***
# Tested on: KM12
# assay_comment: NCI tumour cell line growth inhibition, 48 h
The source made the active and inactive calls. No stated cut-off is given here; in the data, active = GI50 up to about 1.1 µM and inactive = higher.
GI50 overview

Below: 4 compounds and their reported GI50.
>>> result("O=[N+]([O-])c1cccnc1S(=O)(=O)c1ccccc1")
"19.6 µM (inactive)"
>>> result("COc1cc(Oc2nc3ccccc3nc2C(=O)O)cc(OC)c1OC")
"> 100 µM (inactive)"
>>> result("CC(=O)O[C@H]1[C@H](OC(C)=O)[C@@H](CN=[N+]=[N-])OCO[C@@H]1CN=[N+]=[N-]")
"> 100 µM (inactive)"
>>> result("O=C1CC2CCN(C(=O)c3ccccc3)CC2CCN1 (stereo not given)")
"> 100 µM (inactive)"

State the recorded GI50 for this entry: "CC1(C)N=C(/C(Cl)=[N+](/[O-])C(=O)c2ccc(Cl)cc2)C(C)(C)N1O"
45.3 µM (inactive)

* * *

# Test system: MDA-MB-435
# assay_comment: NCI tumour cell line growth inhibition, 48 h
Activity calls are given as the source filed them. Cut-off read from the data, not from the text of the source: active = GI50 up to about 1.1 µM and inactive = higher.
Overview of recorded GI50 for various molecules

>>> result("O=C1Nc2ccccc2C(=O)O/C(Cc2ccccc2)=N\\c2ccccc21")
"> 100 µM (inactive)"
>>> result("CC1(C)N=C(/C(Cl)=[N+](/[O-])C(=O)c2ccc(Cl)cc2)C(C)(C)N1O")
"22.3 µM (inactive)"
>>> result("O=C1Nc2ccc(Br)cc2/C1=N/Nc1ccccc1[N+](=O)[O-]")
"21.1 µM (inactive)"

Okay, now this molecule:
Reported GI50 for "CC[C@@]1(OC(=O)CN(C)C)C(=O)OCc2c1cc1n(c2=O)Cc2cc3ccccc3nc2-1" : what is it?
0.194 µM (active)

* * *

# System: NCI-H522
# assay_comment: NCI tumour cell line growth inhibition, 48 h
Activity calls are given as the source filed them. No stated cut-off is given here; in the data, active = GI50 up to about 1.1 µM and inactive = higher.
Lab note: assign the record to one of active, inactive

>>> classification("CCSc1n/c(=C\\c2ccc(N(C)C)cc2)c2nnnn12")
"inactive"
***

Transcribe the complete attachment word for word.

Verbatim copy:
# Tested on: KM12
# assay_comment: NCI tumour cell line growth inhibition, 48 h
The source made the active and inactive calls. No stated cut-off is given here; in the data, active = GI50 up to about 1.1 µM and inactive = higher.
GI50 overview

Below: 4 compounds and their reported GI50.
>>> result("O=[N+]([O-])c1cccnc1S(=O)(=O)c1ccccc1")
"19.6 µM (inactive)"
>>> result("COc1cc(Oc2nc3ccccc3nc2C(=O)O)cc(OC)c1OC")
"> 100 µM (inactive)"
>>> result("CC(=O)O[C@H]1[C@H](OC(C)=O)[C@@H](CN=[N+]=[N-])OCO[C@@H]1CN=[N+]=[N-]")
"> 100 µM (inactive)"
>>> result("O=C1CC2CCN(C(=O)c3ccccc3)CC2CCN1 (stereo not given)")
"> 100 µM (inactive)"

State the recorded GI50 for this entry: "CC1(C)N=C(/C(Cl)=[N+](/[O-])C(=O)c2ccc(Cl)cc2)C(C)(C)N1O"
45.3 µM (inactive)

* * *

# Test system: MDA-MB-435
# assay_comment: NCI tumour cell line growth inhibition, 48 h
Activity calls are given as the source filed them. Cut-off read from the data, not from the text of the source: active = GI50 up to about 1.1 µM and inactive = higher.
Overview of recorded GI50 for various molecules

>>> result("O=C1Nc2ccccc2C(=O)O/C(Cc2ccccc2)=N\\c2ccccc21")
"> 100 µM (inactive)"
>>> result("CC1(C)N=C(/C(Cl)=[N+](/[O-])C(=O)c2ccc(Cl)cc2)C(C)(C)N1O")
"22.3 µM (inactive)"
>>> result("O=C1Nc2ccc(Br)cc2/C1=N/Nc1ccccc1[N+](=O)[O-]")
"21.1 µM (inactive)"

Okay, now this molecule:
Reported GI50 for "CC[C@@]1(OC(=O)CN(C)C)C(=O)OCc2c1cc1n(c2=O)Cc2cc3ccccc3nc2-1" : what is it?
0.194 µM (active)

* * *

# System: NCI-H522
# assay_comment: NCI tumour cell line growth inhibition, 48 h
Activity calls are given as the source filed them. No stated cut-off is given here; in the data, active = GI50 up to about 1.1 µM and inactive = higher.
Lab note: assign the record to one of active, inactive

>>> classification("CCSc1n/c(=C\\c2ccc(N(C)C)cc2)c2nnnn12")
"inactive"